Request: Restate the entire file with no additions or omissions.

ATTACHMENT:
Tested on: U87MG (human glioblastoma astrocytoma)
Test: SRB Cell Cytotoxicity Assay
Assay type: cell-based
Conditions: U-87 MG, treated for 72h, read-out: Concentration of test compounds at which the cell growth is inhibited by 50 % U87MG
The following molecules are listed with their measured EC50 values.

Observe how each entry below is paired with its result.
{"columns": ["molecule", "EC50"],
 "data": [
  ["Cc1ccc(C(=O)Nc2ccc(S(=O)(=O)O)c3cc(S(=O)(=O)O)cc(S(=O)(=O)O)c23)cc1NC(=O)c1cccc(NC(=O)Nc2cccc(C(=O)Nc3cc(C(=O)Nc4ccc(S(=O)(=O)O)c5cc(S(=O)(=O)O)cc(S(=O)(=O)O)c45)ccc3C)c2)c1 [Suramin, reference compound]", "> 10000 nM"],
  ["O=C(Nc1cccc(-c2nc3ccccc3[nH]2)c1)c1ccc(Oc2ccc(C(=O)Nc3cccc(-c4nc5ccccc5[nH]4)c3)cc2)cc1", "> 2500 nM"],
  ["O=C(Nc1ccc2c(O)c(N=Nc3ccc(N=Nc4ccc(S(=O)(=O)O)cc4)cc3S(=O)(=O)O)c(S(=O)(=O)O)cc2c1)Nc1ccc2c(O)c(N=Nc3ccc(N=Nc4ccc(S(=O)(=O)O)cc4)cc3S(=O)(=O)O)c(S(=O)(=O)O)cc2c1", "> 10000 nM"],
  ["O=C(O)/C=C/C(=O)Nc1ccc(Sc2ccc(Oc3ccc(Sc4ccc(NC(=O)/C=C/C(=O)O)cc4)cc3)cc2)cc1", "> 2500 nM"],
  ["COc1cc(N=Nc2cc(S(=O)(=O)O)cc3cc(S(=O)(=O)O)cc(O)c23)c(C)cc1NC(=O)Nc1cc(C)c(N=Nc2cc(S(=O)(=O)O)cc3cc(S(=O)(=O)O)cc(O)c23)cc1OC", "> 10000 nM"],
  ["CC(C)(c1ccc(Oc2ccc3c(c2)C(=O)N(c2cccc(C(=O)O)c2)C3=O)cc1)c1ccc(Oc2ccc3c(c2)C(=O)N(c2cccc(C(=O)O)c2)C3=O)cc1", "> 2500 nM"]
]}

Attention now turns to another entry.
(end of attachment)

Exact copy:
Tested on: U87MG (human glioblastoma astrocytoma)
Test: SRB Cell Cytotoxicity Assay
Assay type: cell-based
Conditions: U-87 MG, treated for 72h, read-out: Concentration of test compounds at which the cell growth is inhibited by 50 % U87MG
The following molecules are listed with their measured EC50 values.

Observe how each entry below is paired with its result.
{"columns": ["molecule", "EC50"],
 "data": [
  ["Cc1ccc(C(=O)Nc2ccc(S(=O)(=O)O)c3cc(S(=O)(=O)O)cc(S(=O)(=O)O)c23)cc1NC(=O)c1cccc(NC(=O)Nc2cccc(C(=O)Nc3cc(C(=O)Nc4ccc(S(=O)(=O)O)c5cc(S(=O)(=O)O)cc(S(=O)(=O)O)c45)ccc3C)c2)c1 [Suramin, reference compound]", "> 10000 nM"],
  ["O=C(Nc1cccc(-c2nc3ccccc3[nH]2)c1)c1ccc(Oc2ccc(C(=O)Nc3cccc(-c4nc5ccccc5[nH]4)c3)cc2)cc1", "> 2500 nM"],
  ["O=C(Nc1ccc2c(O)c(N=Nc3ccc(N=Nc4ccc(S(=O)(=O)O)cc4)cc3S(=O)(=O)O)c(S(=O)(=O)O)cc2c1)Nc1ccc2c(O)c(N=Nc3ccc(N=Nc4ccc(S(=O)(=O)O)cc4)cc3S(=O)(=O)O)c(S(=O)(=O)O)cc2c1", "> 10000 nM"],
  ["O=C(O)/C=C/C(=O)Nc1ccc(Sc2ccc(Oc3ccc(Sc4ccc(NC(=O)/C=C/C(=O)O)cc4)cc3)cc2)cc1", "> 2500 nM"],
  ["COc1cc(N=Nc2cc(S(=O)(=O)O)cc3cc(S(=O)(=O)O)cc(O)c23)c(C)cc1NC(=O)Nc1cc(C)c(N=Nc2cc(S(=O)(=O)O)cc3cc(S(=O)(=O)O)cc(O)c23)cc1OC", "> 10000 nM"],
  ["CC(C)(c1ccc(Oc2ccc3c(c2)C(=O)N(c2cccc(C(=O)O)c2)C3=O)cc1)c1ccc(Oc2ccc3c(c2)C(=O)N(c2cccc(C(=O)O)c2)C3=O)cc1", "> 2500 nM"]
]}

Attention now turns to another entry.